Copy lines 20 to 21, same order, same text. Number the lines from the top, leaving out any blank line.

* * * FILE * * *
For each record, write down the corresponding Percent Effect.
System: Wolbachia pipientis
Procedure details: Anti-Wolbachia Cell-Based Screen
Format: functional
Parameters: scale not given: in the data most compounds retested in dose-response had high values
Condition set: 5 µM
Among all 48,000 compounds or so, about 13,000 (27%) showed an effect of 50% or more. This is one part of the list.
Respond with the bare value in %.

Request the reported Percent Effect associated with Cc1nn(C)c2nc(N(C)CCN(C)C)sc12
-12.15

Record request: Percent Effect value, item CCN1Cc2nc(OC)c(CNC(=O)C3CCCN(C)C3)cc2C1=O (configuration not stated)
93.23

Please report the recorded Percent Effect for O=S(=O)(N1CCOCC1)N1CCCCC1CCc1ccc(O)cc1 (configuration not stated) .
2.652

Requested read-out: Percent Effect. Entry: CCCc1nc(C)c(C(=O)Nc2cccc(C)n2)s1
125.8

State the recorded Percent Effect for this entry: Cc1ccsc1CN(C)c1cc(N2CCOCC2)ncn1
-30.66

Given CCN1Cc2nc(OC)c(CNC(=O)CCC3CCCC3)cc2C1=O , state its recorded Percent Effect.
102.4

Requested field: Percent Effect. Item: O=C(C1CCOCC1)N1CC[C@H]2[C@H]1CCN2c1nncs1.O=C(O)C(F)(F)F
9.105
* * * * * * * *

102.4

Requested field: Percent Effect. Item: O=C(C1CCOCC1)N1CC[C@H]2[C@H]1CCN2c1nncs1.O=C(O)C(F)(F)F